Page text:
Burning Questions in Fahrenheit 451 Fahrenheit 451

EssaysBurning Questions in Fahrenheit 451

For an author to grab hold of their reader’s attention, demanding they listen and understand the meaning behind a work, they must develop the skill to understand their audience’s preferences or curiosities. Fulfilling these emotions in his readers, Ray Bradbury creates a unique futuristic society, consisting of distorted character personalities brainwashed by a totalitarian government, which clearly amplifies Bradbury’s central theme.

In “Fahrenheit 451”, distortion of normal reality seems abundant immediately, as we’re introduced to Guy Montag, a fireman, who’s job requires him to efficiently burn books when a call enters the station. In the future, the government, in control of millions of people, decides to make reading books against the law. The fear that a literate society would destroy itself, creates a new, fast-paced, impersonal, way of life. Guy, through the vision of a young girl and an old English professor, discovers his own wonderment of his surroundings, triggered through great ideas found in books. Discovering this universal wonderment lies at the foundation of Bradbury’s main theme, highlighted brilliantly through his distorted futuristic society.

The warped, new society is painted through imaginative descriptions and ideas. The society, seen through the eyes of Guy Montag, consists of TV walls, super computers developed into efficient and lethal guard dogs, and medical breakthroughs that seem much too unsettling to be true. As Montag walks into his fire station the computerized guard dog growls and shows its attack needle frightening Guy upstairs. This futuristic technology, meant for protection and designed to perfection, shows its flaw in an attempt to distroy Guy who represents parts of a past society. Bradbury also shows how technology has brainwashed people’s believe in entertainment through the TV wall, equipped with “talking relatives.” This absurd contraption actually talks to itself in different programs. Even more absurd is the fact that Mildred, Guy’s wife, actually calls them “the family” and enjoys listening to their pre-programmed conversations with each other. Another contraption bothering Guy is the medical machine, used by two cigarette smoking machinists, that replaces poisoned blood with “fresh blood.” The machine not only bothers Guy, but eats away at his intuition that logically believes only a doctor should perform such a task. “Beetles,” their cars, travel at one hounded miles per hour on any normal road. From the cars, passengers read off of “two-houndred-foot-long billboards.” With ten or even more of her friends dying every year from car accidents, Clarisse McClellan, a young girl, questions Guy about what he feels is normal. By telling him that billboards used to only be twenty feet long, that fireman used to put out fires instead of start them, and that the blurs motorists see when they drive are grass and flowers, she starts him on a journey of questioning the world around him.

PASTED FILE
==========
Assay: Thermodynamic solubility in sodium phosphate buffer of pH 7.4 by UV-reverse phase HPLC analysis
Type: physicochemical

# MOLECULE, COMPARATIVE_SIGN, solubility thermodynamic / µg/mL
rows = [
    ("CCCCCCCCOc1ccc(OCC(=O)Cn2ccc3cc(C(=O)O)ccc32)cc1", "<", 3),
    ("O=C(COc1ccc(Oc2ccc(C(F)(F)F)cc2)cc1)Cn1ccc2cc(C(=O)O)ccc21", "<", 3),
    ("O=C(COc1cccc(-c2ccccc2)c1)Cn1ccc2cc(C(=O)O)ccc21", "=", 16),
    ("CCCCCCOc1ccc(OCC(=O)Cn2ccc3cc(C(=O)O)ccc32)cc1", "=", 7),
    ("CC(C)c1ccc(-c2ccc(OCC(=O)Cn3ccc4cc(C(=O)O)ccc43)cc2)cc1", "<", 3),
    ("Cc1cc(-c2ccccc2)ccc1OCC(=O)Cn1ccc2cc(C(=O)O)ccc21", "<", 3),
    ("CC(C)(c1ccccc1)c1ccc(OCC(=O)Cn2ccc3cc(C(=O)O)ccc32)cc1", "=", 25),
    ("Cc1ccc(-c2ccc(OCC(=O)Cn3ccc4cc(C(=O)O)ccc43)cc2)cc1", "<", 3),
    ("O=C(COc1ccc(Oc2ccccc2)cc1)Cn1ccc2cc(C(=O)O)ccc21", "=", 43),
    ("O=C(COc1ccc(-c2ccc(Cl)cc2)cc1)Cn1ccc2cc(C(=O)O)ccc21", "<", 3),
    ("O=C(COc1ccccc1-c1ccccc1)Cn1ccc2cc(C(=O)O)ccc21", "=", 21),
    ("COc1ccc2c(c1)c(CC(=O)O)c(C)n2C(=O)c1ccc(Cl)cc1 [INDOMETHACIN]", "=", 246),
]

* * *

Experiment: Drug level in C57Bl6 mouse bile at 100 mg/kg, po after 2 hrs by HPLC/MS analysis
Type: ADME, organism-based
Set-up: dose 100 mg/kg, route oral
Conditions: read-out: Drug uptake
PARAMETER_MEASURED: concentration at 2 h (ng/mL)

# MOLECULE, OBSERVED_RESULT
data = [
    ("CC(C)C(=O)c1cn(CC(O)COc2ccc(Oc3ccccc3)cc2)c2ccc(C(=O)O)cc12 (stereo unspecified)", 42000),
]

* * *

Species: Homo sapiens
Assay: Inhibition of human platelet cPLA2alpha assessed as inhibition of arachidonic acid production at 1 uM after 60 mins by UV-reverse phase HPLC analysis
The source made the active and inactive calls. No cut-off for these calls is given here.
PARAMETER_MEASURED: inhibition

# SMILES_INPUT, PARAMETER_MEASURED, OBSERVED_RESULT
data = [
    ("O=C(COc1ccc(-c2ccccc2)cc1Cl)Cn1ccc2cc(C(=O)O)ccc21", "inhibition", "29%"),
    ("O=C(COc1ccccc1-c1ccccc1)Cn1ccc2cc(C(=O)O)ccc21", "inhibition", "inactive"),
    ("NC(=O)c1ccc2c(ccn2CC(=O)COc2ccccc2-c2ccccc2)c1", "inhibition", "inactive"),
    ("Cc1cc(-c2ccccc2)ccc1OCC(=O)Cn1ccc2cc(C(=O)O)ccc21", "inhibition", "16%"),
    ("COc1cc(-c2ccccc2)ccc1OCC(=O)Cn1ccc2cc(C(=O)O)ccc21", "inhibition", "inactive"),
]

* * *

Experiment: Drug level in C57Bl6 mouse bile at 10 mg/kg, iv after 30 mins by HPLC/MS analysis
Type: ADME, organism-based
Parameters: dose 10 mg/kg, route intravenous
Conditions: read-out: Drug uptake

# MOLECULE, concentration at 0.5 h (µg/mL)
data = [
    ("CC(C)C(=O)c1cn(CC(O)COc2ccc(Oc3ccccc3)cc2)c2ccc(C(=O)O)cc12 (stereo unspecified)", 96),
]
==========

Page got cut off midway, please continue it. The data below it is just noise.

One question Clarisse needs an answer for, concerns the fact that society sees her as an outcast, psychotic case, who is in definite need of professional help. Sarcastically she agrees saying, “I’m still crazy. The rain feels good. I love to walk in it. Rain even tastes good.” Clarisse, one of Bradbury’s more one dimensional characters, represents today’s ideal person who, as we say, “Lives life to its fullest.” Today, the characteristic is honored, though the futuristic society distorts peoples thoughts so much, as to declare “smelling the roses” a crazy act. With Clarisse, Guy questions why he doesn’t take the time to enjoy the little things in life. Through Clarisse, Bradbury emphasizes the warped views believed in the futuristic society as compared to the present day way of life. Happily, Clarisse puts up with it telling Montag,

“I’ve got to go see my psychiatrist now. They make me go. I make up things to say. I don’t know what he thinks of me. He says I’m a regular onion! I keep him busy peeling away the layers.”

In the same entertaining style, Bradbury continues to use characters to bring out the extremely hectic culture. On a routine call, Guy and other firemen arrive to a house, filled with books guarded by a passionate old woman. Again, this character seems to be a intellectual book lover from today’s culture, thrown into a horrifying future. The fireman normally drench everything with kerosene and burn the book filled house down. But this time, the woman, in a new and drastic way, stood in front of her books, one match in her hand, striking its head, immediately triggering a fire ball eruption. Stupefied, Montag begins a inquisitive journey, asking about the importance of books, triggered by a women not willing to live without her literature.

This question, burning in Guy’s mind, is quenched by an old English professor that teaches Guy the three reasons why books are so important. One, they have a quality, a texture, that record all records of life good or bad. Two, they offer their own kind of leisure, stemming off the idea of meditating and developing an individuals mind. Third, the freedom to act based on rules one and two.

Of course, these underlining messages create an immense impact on any reader who, like Guy, questioned society and intellectualism and received a fundamental answer. With this futuristic society, a distortion of trends found in today’s culture, Bradbury captures his reader’s attention and makes them open their eyes, hearts, and mind to the true importance of independent intellectual enhancement through reading.